Although they were not able to perform their use of encore stages such as “Very Nice” due to curfew, the concert gave me happiness for three hours, allowing me to recharge and motivate me to work harder after the concert.	
There are pros and cons to hosting a virtual concert like Seventeen. Having an online concert allows the fans to watch their favorite artists perform even under the circumstances we are in. This also allows fans from all over the world to watch the concert live.
	Hosting an online concert also allows fans to buy one ticket and share it with their friends and families, spreading the music to others. It also allows fans to comfortably sit in their homes with a couple of snacks, use the restroom, and go on calls if necessary. 
	Finally, online concerts allow groups to use it as an opportunity to present unique stages. For example, Seventeen performed their unit stages with sets such as houses, playgrounds and a jazz bar, which would be hard to move on and off if it was an in-person performance. 
	However, there are some disadvantages, the biggest of those being that fans and artists cannot meet face-to-face. Going to a concert in person is more entertaining for both fans and the artists, especially since artists get the energy to perform from their fans cheering them on. 
	Although the online concert allows more people to watch the concert in their comfort zone, it takes out the whole beauty of cheering on the artists I like with other fans and getting to see the artists live. And artists are not complete without their fans because they give them the energy to perform at a concert and bring them happiness. 
But under the condition we are under, knowing that their fans will be cheering them on at their homes, they are able to pull through the concert and present spectacular stages to the fans. As Seventeen said, “Incomplete, but we are IN COMPLETE.”

“Incomplete but we are IN COMPLETE”

By Seoyoung Hwang February 28, 2021

The red light shines as the word “incomplete” appears on the screen. The three leaders of each unit in Seventeen, Vocal, Hip-Hop and Performance, appear as the song “Intro. New World” starts. A...

Sophomore Melody Huang has been part of the Homestead band community since last year and said she finds it hard to be engaged during the course with a lack of opportunities to practice with others.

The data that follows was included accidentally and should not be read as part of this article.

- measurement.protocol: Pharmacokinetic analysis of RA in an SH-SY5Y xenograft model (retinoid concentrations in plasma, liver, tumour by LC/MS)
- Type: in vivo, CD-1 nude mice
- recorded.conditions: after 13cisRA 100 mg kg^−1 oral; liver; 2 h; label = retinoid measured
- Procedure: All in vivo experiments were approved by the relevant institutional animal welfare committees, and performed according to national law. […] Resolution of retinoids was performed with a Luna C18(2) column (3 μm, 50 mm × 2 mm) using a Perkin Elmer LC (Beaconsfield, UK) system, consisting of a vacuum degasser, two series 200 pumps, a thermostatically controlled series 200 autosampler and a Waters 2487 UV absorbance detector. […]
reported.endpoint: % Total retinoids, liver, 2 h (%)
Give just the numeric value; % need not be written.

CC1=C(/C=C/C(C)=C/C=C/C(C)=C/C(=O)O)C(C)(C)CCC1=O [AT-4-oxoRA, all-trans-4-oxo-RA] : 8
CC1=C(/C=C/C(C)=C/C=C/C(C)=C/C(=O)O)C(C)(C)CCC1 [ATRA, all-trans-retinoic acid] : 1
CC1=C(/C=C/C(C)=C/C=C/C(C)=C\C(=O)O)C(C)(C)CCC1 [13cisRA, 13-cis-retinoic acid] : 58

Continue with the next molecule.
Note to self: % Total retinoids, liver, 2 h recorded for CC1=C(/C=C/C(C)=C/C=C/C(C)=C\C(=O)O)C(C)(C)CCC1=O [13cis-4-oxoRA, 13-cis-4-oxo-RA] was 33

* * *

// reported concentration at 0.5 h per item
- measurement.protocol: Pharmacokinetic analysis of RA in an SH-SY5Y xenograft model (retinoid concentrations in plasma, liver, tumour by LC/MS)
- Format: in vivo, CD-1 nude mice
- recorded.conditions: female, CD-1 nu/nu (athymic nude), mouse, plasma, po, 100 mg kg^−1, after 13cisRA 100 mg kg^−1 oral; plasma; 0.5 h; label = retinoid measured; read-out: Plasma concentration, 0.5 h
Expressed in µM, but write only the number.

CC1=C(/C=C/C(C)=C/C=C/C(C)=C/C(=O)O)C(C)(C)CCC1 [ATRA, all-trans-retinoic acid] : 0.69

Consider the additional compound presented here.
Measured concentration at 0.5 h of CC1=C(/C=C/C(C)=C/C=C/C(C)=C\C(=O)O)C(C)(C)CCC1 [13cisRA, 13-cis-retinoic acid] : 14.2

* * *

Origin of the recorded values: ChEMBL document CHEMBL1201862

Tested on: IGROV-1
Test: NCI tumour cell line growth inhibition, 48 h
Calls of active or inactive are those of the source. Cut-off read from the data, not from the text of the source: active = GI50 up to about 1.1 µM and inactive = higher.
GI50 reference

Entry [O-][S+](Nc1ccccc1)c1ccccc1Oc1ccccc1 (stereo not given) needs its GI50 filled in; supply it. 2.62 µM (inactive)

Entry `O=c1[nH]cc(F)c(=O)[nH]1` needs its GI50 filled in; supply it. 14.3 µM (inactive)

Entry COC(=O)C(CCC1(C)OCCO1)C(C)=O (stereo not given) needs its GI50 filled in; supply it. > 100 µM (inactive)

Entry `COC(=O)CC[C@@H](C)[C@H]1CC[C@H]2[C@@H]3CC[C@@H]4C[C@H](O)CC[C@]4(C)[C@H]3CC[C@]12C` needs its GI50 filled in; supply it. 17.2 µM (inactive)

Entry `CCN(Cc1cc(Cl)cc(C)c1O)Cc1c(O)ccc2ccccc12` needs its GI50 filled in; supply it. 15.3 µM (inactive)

“I personally like [virtual band] more because I dont have to meet people, even though we still play,” Huang said, “But its harder in some way since it’s a pretty interactive class.”
Huang is a flutist in the Symphonic Band. 
	For this class specifically, I would prefer to be in person where you can practice listening to other people and keeping tempo [with] the whole band, Huang said in a Zoom interview. 
Huang said band directors are continuing to improve the class experience and have implemented new activities to do during the course for the second semester.
Recently, weve been preparing for the auditions [for next year band placement which are] coming up soon, Huang said, “Theyve also been having [in depth] music theory lessons to help us improve our knowledge of that. Additionally, they implemented sectional time so that we can still socialize within our section and work on the music out there. 
Through these virtual opportunities, Huang said she has been getting the motivation from band class to make the most out of the experience.
[Virtual classes have been] helping me improve as a flute player because if not for a band, I probably wouldnt play my instrument at all, Huang said. [Practicing has been] helping me by loosening up my fingers and making me [more] comfortable playing.
Huang said her experience with the virtual band classes is not exactly what she had hoped for, but she is still getting many benefits from the class. 
Its taught me how to enjoy music through hard times still and practice getting good practicing habits and home,” Huang said, “not just at school.”

Melody Huang: lessons taken from virtual band

By Seoyoung Hwang February 27, 2021

Sophomore Melody Huang has been part of the Homestead band community since last year and said she finds it hard to be engaged during the course with a lack of opportunities to practice with others. “I...

Exploring local businesses

Exploring local businesses

By Allen Zhang February 3, 2021

While many industries have been affected by the pandemic, the food and beverage industry has been struggling more than most.  The National Restaurant Association estimated that at least 17% of food...

The marching band holds rehearsals over Zoom as well as through smaller, in-person pod rehearsals.

Homestead Marching Band adapts to virtual rehearsals

By Seoyoung Hwang November 10, 2020

Head band director John Burn said when school moved to remote learning last spring, he decided to continue the marching season throughout the stay-in-place order using Zoom rehearsals, socials and in-person...

Load More Stories